• How to Recession-Proof Your Contracting Business

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    August 20, 2020
    Although the economy (and the construction industry in particular) seems poised for steady growth over the next few years, it’s hard to tell when that might change. Even if the world isn’t swept away by a housing crisis like 2008, your business will have to face an economic downturn from time to time. What companies do to prepare determines which ones make it to the other side. Here’s a few tips to give your contracting business the resilience it needs when times get tough.

    Maintain Cash Flow
    Cash flow is probably the most important part of business success, but even more so during a recession. Having even a small sum of cash can make a big difference. You don’t have to operate like you are always in the middle of a recession, hoarding cash and refusing to take a chance on expansion. But you should remember that it can arrive at any time. Your ability to pay the bills keeps the lights on, literally. It also provides a cushion for you to weather a lower amount of paying customers. If you have the money to compensate yourself and your employees, you can focus on paying work when it comes in.

    Protect Your Credit
    Similarly, you should pay attention to your credit rating well in advance of needing to use it. Like most people who run a business, you have a personal credit rating and a business one. In the early years of your business, that rating might be much lower than your own. Tend to it with responsible use of credit cards and prompt payback of installment loans. This will help to ensure that if you need a loan to help you stay above water during a particularly lean period, lenders will be willing to give it to you.

    If your business credit is not particularly great, be wary of using personal loans to fund your business when your workload is not enough to cover the bills. Personal loans may seem like a great way to use your good credit to help your business succeed. If you end up in a situation where you can’t pay it off, it could drag down your personal credit while you struggle to keep your business afloat.

    Find Reliable Customers
    Even during a recession, there are customers who need to spend money. Banks still lend money (although usually to a lesser degree), municipalities still create grants for building, and voters still approve bond measures. The way you find customers depends on your field. If you work in a field that is largely service based, like plumbing or home inspection, you’ll want to form partnerships with other professionals who can recommend you to their own clients.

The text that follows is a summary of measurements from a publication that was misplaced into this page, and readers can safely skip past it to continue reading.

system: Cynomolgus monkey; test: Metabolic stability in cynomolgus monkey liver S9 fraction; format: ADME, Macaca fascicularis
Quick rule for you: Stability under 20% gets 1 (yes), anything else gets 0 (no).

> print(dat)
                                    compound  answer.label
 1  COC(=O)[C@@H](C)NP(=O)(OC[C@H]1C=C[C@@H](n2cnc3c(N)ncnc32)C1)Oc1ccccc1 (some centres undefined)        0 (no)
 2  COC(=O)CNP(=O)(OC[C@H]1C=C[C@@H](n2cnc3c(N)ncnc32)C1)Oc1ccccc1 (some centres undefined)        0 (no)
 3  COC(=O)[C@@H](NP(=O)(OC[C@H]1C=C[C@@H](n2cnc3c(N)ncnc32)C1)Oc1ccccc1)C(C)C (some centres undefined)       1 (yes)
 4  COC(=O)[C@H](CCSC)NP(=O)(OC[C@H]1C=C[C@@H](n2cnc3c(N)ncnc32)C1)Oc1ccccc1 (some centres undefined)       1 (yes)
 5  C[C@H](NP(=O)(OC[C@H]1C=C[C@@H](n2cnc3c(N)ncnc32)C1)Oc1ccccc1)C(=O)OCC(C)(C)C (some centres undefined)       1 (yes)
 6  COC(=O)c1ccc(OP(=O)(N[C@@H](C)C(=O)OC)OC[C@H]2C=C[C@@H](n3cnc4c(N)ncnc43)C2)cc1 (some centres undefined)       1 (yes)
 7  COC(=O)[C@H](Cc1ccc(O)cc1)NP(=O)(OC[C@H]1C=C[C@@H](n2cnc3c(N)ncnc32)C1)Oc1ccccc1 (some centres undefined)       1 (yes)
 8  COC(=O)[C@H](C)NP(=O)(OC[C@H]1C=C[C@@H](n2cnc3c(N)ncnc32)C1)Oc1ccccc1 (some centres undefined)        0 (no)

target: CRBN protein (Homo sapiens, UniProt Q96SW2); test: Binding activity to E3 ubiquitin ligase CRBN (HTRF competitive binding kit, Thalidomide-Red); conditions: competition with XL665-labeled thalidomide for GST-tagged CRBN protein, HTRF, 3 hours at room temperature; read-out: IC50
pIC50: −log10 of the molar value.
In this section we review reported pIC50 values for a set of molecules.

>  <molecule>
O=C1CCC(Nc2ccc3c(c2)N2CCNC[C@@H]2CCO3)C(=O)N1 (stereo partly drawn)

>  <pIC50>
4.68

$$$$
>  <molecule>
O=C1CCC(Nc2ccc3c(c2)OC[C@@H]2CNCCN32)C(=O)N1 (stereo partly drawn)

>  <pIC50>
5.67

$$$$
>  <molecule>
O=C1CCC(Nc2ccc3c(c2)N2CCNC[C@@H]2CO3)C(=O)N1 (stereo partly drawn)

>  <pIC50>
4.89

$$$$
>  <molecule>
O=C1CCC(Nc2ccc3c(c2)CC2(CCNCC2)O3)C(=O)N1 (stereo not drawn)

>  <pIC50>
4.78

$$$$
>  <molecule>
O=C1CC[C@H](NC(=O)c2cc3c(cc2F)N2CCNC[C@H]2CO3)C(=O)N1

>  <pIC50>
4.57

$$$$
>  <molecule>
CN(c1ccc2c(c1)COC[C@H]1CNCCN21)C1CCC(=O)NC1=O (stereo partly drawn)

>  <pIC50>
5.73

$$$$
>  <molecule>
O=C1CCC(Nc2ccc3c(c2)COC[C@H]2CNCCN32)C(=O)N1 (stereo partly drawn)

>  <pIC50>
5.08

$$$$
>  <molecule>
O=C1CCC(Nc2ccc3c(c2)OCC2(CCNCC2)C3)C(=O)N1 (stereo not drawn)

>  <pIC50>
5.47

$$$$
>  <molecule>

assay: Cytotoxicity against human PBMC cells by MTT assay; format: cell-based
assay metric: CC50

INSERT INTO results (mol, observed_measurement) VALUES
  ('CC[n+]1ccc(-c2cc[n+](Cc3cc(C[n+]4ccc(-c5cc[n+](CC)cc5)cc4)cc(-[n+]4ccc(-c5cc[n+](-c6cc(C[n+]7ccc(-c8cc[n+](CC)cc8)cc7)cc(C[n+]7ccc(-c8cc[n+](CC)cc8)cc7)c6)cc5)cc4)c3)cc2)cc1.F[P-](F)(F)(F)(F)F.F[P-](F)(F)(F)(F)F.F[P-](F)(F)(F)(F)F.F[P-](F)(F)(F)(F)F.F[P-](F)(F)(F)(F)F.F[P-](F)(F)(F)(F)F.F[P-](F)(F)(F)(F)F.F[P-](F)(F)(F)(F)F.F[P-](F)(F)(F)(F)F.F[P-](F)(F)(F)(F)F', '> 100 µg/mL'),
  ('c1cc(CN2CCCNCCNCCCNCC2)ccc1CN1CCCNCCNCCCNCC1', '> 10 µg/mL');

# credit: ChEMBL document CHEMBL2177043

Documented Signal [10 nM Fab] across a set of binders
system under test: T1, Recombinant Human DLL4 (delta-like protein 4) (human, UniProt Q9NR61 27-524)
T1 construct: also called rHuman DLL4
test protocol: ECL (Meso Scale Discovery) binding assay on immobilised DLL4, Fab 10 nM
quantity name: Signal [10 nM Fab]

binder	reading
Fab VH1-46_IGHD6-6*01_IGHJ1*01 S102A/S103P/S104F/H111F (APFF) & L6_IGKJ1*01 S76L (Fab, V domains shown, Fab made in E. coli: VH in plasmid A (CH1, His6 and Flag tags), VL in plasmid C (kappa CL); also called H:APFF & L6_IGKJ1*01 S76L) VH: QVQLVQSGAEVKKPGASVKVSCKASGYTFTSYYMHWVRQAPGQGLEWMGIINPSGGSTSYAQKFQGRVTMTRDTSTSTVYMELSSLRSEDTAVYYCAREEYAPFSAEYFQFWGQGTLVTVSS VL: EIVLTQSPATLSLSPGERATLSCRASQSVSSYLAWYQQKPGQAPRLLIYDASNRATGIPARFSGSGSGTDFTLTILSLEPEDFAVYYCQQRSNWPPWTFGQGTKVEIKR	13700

If you work in fields where the client relationship ends with the project, you need a different tactic. Figure out who’s got money for construction and how they plan to spend it. Pay attention to development plans in your area and be ready with a bid as soon as they call for it.

    Keep Marketing Effective
    When the money stops rolling in, many businesses decide to slash their marketing budget. This is a problem, especially if your company needs fresh leads on a regular basis. Instead of cutting back too much on marketing, ensure that your marketing attempts are more effective. Target your money where it’s most likely to be effective instead of spreading it everywhere. That way, potential customers don’t forget that you exist.

    Consider Recession-Friendly Services
    During recessions, people tend to switch their spending from wants to needs. If you work primarily in new construction or installation of equipment, you might want to consider a few additional services related to repair or refurbishment. Think about ways you can cut costs without compromising on quality. For example, tightening up your processes may save you time and allow you to lower prices without losing your profit margin.

    Recession will come, and you want your contracting business to be ready. Planning early could help you sail through with minimal damage. To start building your way to your own business, visit CSLS today!
     
    Contact:
    Mary Birch, Business Development Manager
    maryb@cslscorp.com, (818) 458-7842
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